Reference > Cambridge History > The Age of Johnson > Political Literature > The Monitor; John Shebbeare and Arthur Murphy
  Revival of Controversy after the death of Henry Pelham Accession of George III; Loyal Tory Pamphleteers  

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The Cambridge History of English and American Literature in 18 Volumes (1907–21).
Volume X. The Age of Johnson.

XVII. Political Literature.

§ 2. The Monitor; John Shebbeare and Arthur Murphy.


At first, it seemed as if this kind of discussion would hold the field. In August, 1755, The Monitor was founded by a London merchant, Richard Beckford, and was edited, and part written, by John Entick, of dictionary fame. 1  Like its predecessors in political journalism, it consisted of a weekly essay on current events and topics: it was all leading article. The maintenance of whig principles and the uprooting of corruption formed its policy: good information, good sense and a kind of heavy violence of style were its characteristics. Soon, it was supplemented by a series of tory pamphlets, under the title The Letters to the People of England, written by John Shebbeare, a physician of some literary celebrity. They were not his first production; he had for some time been eminent in “misanthropy and literature”; but they were distinguished beyond his other efforts by bringing him to the pillory. His politics, not the scurrility that tinged them, were in fault. He was a virulent tory, and in his Sixth Letter held up the reigning dynasty to public scorn. His highest praise is that he still remains readable. Logical, rhetorical, laboriously plain and, occasionally, cogent, his short paragraphs pretty generally hit the nail—often, no doubt, a visionary nail—on the head. Later, he was to enjoy court favour and be a capable pamphleteer on the side of George III; but his time of notoriety was gone.   3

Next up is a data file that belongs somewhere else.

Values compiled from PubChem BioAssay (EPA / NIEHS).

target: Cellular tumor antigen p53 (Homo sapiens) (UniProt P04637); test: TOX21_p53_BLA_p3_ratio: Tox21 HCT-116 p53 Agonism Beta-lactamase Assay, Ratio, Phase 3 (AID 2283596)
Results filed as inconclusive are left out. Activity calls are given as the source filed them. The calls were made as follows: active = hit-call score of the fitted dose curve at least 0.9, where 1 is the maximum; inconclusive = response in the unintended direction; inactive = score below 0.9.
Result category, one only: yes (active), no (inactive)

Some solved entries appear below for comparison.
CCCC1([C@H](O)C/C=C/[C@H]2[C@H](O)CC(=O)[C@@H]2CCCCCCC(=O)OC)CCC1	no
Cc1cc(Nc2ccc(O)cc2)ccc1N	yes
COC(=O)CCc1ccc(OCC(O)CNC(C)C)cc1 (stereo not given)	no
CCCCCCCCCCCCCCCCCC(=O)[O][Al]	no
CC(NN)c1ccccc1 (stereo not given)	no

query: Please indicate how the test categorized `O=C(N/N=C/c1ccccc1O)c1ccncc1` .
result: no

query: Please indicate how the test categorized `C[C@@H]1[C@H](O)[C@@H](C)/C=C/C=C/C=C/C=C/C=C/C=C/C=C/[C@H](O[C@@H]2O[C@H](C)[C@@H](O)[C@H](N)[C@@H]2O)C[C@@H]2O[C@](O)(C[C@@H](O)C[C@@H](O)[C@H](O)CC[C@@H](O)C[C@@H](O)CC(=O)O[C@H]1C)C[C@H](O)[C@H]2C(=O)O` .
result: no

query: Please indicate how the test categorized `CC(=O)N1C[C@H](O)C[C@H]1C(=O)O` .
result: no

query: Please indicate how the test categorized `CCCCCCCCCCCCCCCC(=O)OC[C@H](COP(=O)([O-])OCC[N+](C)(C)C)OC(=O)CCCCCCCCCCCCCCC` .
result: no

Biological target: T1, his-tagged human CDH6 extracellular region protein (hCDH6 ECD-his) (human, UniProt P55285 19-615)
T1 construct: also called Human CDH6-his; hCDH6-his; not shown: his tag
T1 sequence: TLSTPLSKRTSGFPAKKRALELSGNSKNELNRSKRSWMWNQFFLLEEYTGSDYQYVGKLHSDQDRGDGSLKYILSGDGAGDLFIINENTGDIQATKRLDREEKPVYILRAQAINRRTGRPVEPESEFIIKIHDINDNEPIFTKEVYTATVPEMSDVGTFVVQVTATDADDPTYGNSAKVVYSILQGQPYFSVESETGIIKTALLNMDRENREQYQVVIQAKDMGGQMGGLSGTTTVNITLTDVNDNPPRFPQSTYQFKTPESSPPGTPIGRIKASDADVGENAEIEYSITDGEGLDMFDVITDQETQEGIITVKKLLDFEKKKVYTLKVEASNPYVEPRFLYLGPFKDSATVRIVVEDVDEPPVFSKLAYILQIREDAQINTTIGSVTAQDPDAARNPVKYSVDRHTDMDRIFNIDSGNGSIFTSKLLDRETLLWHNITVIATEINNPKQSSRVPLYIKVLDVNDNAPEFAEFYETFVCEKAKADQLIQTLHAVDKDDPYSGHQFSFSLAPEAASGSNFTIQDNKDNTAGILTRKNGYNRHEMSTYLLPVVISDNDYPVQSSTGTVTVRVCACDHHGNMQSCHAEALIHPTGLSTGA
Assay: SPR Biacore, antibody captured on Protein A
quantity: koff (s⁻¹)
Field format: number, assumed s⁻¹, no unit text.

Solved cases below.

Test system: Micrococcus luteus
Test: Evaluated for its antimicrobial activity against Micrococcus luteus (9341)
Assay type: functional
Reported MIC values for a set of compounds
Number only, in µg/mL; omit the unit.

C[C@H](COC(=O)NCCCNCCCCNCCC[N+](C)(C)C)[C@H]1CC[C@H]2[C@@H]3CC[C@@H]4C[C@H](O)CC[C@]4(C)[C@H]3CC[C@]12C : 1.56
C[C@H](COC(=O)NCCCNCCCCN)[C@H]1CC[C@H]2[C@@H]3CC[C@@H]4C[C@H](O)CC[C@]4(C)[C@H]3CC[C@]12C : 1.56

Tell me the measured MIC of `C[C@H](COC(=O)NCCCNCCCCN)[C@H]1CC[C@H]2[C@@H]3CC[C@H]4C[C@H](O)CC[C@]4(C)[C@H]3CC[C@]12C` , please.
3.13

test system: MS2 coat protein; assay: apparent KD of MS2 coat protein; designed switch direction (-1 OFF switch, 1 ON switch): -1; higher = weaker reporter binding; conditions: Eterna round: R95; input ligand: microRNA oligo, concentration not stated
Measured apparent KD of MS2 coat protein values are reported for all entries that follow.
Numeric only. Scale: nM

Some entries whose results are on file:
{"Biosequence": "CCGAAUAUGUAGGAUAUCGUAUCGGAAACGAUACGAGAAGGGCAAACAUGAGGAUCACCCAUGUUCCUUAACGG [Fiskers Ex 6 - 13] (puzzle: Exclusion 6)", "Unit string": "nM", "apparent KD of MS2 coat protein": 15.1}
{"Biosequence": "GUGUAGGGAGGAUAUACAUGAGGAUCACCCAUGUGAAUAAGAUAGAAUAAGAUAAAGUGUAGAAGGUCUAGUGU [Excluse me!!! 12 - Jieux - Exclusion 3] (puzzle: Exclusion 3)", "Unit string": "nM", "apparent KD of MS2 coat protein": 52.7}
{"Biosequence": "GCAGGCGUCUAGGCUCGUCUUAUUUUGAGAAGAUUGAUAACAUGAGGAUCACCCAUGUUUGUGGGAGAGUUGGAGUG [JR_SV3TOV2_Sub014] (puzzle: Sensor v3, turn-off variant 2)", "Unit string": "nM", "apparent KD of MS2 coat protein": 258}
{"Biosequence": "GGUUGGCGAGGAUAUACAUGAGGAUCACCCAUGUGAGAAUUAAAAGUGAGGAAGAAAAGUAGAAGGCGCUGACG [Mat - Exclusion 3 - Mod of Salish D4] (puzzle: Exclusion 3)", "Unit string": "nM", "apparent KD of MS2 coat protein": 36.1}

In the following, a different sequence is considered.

Soon, however, the personal conflict asserted itself. In November, 1756, Arthur Murphy, the dramatist, started The Test, with a view to capturing public favour for Henry Fox. But his amiable prosing and feeble giggle were soon overcrowed by the Pittite Con-Test, a far more able, and, also, more scurrilous, print, in some of the better essays of which we detect the pith and point of Shebbeare.   4

Note 1. His extremely popular Spelling Dictionary (1764) was followed by his Latin and English Dictionary (1771) and by other useful works. [ back ]

CONTENTS · VOLUME CONTENTS · INDEX OF ALL CHAPTERS · BIBLIOGRAPHIC RECORD
  Revival of Controversy after the death of Henry Pelham Accession of George III; Loyal Tory Pamphleteers  
 
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